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Watching movies: "Moonlight"

By Rich Heldenfels Published: January 22, 2017

Politics not only seeps into pop culture, it seeps into how we view it. With the inauguration Friday and the marches Saturday, I was seeing a lot through a different filter than usual. I’ve mentioned “Deepwater Horizon” in a previous post. Then there was “Blue Bloods” on CBS on Friday, with a man dropping his police-officer girlfriend because he could not handle how tough she was on the job: the sort of sexism that may only get worse when we have a president who views wives mainly as ornaments. And there was “One Day at a Time” on Netflix, with a Latina as its main character, dealing with how people around her view immigrants, and what it’s like to be a veteran with shaky institutional support, and whose daughter is wondering in the seventh episode if she is gay. (The seventh, BTW, is as far as I have watched at this point.) What will become of people and families like this in the new national order?

And then there is “Moonlight,” the aching, grimly beautiful film from writer-director Barry Jenkins. It shows a world where being gay is, for too many, something to be ashamed of; where bullying is part of daily life from childhood on; where a single act of love can lead to years of disaster simply because the act is between two young men. This, too, may be a world that will become more common as the current American leadership goes forward (not only the president but the haters in Congress and statehouses), and we should weep even more over what the personal devastation “Moonlight” shows.

The film shows us three stages in the life of an African-American man, each stage including a pivotal point in his development, with resulting change. His name even changes in each stage: from Little (played by Alex Hibbert) as a child to Chiron (Ashton Sanders) as a teen to Black (Trevante Rhodes) as an adult. From an early age he is bullied and mocked by others who see his physical weakness and question his sexuality; he has only one friend, and he fits more comfortably in society. There’s not much help to be had. His stern mother has her own struggles, and the one man who tries to guide Little is also a drug dealer (Mahershala Ali) who has overlooked the guilt and shame in his task until, in one of the more wrenching scenes in the movie, Little makes him see what he has wrought.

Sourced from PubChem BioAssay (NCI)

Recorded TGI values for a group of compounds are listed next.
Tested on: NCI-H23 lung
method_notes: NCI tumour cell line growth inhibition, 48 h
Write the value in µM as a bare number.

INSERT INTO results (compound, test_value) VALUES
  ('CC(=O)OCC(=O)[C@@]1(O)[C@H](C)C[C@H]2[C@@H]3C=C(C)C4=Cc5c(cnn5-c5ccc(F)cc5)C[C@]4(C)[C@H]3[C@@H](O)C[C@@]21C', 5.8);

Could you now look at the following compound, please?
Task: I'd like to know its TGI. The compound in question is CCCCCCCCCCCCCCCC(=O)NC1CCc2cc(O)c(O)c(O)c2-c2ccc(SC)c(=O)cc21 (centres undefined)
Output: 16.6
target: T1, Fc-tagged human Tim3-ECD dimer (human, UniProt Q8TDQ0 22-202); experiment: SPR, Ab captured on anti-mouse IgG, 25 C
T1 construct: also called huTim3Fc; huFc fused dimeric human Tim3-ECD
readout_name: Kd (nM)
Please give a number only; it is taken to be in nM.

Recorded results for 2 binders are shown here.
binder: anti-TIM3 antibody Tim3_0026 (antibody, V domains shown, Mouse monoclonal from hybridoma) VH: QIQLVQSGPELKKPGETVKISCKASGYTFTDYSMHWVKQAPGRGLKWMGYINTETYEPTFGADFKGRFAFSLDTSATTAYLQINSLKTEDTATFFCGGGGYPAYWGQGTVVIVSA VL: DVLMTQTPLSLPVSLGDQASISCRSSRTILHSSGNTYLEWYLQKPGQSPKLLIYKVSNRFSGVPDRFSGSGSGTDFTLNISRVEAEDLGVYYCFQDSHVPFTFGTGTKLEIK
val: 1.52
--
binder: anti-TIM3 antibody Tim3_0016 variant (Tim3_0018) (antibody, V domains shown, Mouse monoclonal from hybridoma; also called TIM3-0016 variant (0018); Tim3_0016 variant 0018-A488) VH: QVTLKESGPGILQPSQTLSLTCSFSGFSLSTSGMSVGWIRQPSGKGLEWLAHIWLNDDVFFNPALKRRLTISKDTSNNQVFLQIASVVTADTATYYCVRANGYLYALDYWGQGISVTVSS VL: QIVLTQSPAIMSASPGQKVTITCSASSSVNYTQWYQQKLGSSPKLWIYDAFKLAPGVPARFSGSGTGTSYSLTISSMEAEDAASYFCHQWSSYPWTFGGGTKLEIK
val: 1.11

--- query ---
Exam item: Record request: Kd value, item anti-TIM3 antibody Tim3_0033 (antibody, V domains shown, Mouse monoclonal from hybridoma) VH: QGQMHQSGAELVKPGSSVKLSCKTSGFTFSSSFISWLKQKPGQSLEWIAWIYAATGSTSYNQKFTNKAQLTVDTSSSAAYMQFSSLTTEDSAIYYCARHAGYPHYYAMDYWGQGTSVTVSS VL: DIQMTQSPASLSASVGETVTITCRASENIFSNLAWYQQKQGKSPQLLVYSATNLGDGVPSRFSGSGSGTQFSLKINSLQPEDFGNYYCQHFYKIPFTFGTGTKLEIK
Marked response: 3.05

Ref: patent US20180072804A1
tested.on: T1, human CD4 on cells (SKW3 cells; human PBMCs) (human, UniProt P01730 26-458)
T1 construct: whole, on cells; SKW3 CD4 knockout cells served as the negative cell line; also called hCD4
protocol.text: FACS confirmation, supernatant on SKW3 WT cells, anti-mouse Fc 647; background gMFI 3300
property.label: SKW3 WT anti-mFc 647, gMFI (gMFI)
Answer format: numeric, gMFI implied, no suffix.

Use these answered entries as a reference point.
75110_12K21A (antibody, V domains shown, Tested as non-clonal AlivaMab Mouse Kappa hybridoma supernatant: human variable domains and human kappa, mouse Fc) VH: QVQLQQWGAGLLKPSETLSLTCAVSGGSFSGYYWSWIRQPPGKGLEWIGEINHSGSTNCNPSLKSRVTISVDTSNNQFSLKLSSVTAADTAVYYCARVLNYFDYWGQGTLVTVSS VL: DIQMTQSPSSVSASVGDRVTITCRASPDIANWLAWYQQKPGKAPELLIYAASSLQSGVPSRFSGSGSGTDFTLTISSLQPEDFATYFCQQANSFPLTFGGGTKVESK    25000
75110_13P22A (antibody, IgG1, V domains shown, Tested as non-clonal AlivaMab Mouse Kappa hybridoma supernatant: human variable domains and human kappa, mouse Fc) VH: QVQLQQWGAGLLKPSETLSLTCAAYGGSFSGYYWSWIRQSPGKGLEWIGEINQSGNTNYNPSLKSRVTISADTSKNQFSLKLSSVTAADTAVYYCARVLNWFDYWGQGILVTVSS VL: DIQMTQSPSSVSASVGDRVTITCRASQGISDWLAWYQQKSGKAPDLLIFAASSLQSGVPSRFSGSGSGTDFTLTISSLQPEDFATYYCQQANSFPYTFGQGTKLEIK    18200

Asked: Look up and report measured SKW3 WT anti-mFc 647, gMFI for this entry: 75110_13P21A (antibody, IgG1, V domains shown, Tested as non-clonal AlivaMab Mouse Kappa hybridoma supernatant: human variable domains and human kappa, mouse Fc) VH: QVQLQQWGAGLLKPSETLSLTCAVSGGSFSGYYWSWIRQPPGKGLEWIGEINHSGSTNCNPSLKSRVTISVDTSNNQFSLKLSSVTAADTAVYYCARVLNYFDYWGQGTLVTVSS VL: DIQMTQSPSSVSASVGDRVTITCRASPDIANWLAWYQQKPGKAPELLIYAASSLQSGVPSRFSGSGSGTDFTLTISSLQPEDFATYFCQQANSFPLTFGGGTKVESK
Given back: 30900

Indeed, shame is the force that drives almost all the characters, although it is expressed in different ways, with actions that at times have horrible consequences. Attempts to bury that shame further push the action, especially for Little/Chiron/Black, but there is no hiding who people are, or ignoring what they do. As a man, Black is as emotionally imprisoned as Little, as unable to find real love because he cannot see how someone like him is ever going to have it.

I first saw “Moonlight” before this weekend’s events and was moved by it then. Jenkins’ skill is in silences, and in his refusal to make people say more than they would – no grand expository speeches here – and in the heartache he shows in the faces of the splendid actors. (Ali is remarkable during his time in the film; Hibbert and Sanders are unforgettable.) With what has come to pass in recent days, I think even more about the film, and am more troubled by it, because even with glorious marches I see so much trouble ahead – so many Littles turned into so many Blacks.

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